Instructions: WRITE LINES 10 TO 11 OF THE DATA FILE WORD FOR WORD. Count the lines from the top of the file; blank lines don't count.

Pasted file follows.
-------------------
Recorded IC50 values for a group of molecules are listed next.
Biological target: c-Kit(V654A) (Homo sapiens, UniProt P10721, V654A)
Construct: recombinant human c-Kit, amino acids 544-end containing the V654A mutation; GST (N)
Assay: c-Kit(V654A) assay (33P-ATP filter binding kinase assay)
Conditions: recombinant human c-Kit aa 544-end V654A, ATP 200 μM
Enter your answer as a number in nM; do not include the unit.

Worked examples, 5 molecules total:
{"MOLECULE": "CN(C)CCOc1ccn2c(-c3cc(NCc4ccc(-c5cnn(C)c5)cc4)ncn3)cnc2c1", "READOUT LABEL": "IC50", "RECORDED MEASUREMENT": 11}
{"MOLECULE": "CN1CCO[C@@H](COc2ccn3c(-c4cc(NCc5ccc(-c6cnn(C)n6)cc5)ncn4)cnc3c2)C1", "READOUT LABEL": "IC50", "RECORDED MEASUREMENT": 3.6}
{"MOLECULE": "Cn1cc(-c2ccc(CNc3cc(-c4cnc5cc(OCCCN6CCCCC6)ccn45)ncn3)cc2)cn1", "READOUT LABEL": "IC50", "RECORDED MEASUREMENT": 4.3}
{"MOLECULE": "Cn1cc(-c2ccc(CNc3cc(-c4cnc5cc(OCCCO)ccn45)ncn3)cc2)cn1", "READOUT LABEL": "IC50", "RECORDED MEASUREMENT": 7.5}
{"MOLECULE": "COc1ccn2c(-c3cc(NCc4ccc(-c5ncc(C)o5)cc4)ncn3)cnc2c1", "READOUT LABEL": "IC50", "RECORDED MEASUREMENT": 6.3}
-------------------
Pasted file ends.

{"MOLECULE": "Cn1cc(-c2ccc(CNc3cc(-c4cnc5cc(OCCCN6CCCCC6)ccn45)ncn3)cc2)cn1", "READOUT LABEL": "IC50", "RECORDED MEASUREMENT": 4.3}
{"MOLECULE": "Cn1cc(-c2ccc(CNc3cc(-c4cnc5cc(OCCCO)ccn45)ncn3)cc2)cn1", "READOUT LABEL": "IC50", "RECORDED MEASUREMENT": 7.5}